By reviving Charles Renouvier’s philosophy of science, Warren Schmaus contributes to the growing literature on political philosophy of science, given that Renouvier argues that science rests on a social contract based on conventions. Compellingly written and thoroughly researched, this book adds essential components to the history of the philosophy of science.
French philosopher Charles Renouvier played an influential role in reviving philosophy in France after it was proscribed during the Second Empire. Drawn to the ideals of the French Revolution, Renouvier came to recognize that the free will and civil liberties he supported were essential to the pursuit of science, contrary to the ideologies of positivists and socialists who would restrict liberty in the name of science. He struggled against monarchy and religious authority in the period up through 1848 and defended a liberal, secular form of political organization at a critical turning point in French history, the beginning of the Third Republic. As Warren Schmaus argues, Renouvier’s work provides an example of one way in which philosophy of science can succeed in bringing about change in political life—by critiquing political ideologies that falsely claim absolute certainty on religious, scientific, or any other grounds. Liberty and the Pursuit of Knowledge explores the understudied relationship between Renouvier’s philosophy of science and his political philosophy, shedding new light on the significance of his thought for the history of philosophy.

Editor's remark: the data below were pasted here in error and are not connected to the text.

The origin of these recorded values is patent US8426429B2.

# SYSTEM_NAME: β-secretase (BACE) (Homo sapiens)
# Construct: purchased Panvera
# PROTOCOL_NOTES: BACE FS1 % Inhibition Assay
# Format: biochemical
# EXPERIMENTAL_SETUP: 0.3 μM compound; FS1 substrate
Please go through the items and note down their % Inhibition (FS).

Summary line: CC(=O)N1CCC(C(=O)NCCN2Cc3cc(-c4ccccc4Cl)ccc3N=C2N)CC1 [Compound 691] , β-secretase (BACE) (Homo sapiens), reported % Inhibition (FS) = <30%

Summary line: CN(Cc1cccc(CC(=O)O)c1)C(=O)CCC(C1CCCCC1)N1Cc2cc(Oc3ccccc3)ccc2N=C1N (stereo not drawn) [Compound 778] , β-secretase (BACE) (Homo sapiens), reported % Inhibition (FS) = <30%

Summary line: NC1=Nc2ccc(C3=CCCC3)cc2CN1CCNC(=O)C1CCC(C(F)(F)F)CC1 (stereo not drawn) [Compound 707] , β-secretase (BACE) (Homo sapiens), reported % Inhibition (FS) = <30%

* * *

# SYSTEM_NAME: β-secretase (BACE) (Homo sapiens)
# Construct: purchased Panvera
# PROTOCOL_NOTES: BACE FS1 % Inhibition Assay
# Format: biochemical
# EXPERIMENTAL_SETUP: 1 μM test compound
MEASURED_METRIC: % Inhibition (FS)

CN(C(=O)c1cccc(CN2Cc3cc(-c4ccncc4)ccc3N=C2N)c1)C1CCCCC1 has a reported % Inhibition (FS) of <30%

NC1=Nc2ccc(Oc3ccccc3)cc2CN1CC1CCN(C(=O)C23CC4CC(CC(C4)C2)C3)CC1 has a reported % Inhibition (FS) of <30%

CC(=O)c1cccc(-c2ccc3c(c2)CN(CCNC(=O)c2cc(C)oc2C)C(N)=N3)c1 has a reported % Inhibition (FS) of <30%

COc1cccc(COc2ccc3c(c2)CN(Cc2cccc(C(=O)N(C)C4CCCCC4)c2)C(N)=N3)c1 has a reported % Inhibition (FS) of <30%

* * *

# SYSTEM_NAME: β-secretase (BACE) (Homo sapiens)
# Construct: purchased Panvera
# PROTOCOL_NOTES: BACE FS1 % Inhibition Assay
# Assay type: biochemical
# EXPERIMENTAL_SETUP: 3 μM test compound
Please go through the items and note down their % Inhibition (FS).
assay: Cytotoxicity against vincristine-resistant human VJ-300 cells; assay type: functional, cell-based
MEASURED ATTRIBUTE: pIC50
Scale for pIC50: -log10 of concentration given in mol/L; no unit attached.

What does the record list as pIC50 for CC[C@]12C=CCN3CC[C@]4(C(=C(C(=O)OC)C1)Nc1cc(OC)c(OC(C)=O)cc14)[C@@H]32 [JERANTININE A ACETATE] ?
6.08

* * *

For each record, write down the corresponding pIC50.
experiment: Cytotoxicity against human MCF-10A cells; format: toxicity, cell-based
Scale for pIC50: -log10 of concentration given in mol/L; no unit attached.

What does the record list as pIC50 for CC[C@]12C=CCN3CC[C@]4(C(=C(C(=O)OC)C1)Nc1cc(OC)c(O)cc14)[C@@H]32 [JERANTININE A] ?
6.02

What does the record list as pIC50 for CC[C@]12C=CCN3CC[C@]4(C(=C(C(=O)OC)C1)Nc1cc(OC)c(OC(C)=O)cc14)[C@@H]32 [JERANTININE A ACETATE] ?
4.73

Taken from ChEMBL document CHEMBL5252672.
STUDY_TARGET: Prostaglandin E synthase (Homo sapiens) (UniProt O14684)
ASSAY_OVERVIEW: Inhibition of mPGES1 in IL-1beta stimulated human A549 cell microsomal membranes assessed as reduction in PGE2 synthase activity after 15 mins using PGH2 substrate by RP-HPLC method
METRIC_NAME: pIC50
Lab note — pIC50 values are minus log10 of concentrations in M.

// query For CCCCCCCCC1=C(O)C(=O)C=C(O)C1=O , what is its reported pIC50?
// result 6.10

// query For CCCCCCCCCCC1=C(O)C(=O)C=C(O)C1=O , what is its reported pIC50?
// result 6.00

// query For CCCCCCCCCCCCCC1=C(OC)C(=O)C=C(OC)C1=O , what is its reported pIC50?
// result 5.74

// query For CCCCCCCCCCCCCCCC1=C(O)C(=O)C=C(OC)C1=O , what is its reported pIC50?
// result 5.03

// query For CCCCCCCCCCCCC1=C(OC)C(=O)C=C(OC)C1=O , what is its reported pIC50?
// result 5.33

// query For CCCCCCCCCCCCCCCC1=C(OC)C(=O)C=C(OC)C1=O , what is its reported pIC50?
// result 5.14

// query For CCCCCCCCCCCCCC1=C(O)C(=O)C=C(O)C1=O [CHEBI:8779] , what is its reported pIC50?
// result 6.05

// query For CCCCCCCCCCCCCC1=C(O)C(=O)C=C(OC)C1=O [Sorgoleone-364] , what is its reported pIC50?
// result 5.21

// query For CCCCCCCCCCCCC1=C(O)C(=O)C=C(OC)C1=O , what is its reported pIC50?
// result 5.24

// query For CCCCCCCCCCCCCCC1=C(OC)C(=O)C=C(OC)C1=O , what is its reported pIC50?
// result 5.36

Renouvier certainly deserves more consideration than he has received to date. As Schmaus shows quite convincingly, Renouvier’s philosophy is a crucial step between Comte’s positivism and Poincaré’s conventionalism. The way Renouvier grounds his epistemology on a liberal social theory will prove useful for anyone who wishes to give sense to the idea of a social philosophy of science.
Warren Schmaus is professor of philosophy at Illinois Institute of Technology. He is the author of Rethinking Durkheim and His Tradition and Durkheim’s Philosophy of Science and the Sociology of Knowledge: Creating an Intellectual Niche, and is coeditor of Love, Order, & Progress: The Science, Philosophy, & Politics of Auguste Comte.